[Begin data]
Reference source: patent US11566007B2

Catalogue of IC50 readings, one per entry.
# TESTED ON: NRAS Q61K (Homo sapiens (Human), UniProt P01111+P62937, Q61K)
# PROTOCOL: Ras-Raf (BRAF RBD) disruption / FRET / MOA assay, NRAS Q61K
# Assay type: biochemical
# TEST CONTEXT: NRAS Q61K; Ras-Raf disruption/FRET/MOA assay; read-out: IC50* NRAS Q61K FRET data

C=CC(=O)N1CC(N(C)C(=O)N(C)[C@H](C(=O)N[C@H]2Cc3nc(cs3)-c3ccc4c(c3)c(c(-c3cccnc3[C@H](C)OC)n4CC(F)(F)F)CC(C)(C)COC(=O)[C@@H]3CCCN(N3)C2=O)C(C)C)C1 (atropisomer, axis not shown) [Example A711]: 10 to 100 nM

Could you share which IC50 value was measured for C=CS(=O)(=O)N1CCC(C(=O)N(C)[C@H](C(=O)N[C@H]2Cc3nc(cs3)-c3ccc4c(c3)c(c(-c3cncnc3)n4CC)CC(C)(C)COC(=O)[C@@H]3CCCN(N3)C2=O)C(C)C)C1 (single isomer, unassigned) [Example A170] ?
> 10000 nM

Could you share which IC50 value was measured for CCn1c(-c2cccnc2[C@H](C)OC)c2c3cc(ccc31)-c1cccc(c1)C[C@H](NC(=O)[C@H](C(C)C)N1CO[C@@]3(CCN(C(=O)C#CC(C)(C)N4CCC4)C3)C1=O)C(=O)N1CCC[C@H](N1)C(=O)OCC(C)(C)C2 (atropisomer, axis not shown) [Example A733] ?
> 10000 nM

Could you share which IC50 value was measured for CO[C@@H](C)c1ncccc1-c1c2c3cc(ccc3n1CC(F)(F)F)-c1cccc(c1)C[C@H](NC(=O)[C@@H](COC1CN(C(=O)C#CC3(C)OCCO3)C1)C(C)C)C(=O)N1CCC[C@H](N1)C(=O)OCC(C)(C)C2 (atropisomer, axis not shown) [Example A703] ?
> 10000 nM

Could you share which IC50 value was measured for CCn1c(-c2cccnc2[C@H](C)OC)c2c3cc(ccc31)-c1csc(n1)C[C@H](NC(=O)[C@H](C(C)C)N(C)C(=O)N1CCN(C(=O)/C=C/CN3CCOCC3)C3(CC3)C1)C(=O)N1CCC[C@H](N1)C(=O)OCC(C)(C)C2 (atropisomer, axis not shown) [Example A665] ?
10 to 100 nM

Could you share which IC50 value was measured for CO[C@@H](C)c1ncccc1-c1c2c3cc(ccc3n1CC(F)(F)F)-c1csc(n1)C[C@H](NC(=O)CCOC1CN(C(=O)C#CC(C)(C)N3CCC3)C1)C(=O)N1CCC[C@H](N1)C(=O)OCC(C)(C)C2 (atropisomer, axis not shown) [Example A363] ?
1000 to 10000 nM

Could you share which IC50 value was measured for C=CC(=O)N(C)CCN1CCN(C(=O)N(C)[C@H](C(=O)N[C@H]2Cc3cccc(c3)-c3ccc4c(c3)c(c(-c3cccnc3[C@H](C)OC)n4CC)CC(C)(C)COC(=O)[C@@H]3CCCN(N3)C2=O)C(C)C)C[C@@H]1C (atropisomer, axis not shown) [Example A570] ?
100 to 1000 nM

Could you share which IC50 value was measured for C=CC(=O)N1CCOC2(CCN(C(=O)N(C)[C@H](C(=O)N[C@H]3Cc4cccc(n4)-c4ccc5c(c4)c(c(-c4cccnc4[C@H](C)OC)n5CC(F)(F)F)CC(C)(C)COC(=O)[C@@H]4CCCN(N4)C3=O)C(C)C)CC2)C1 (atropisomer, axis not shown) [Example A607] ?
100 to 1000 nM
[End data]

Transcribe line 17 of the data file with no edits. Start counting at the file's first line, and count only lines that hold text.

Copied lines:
1000 to 10000 nM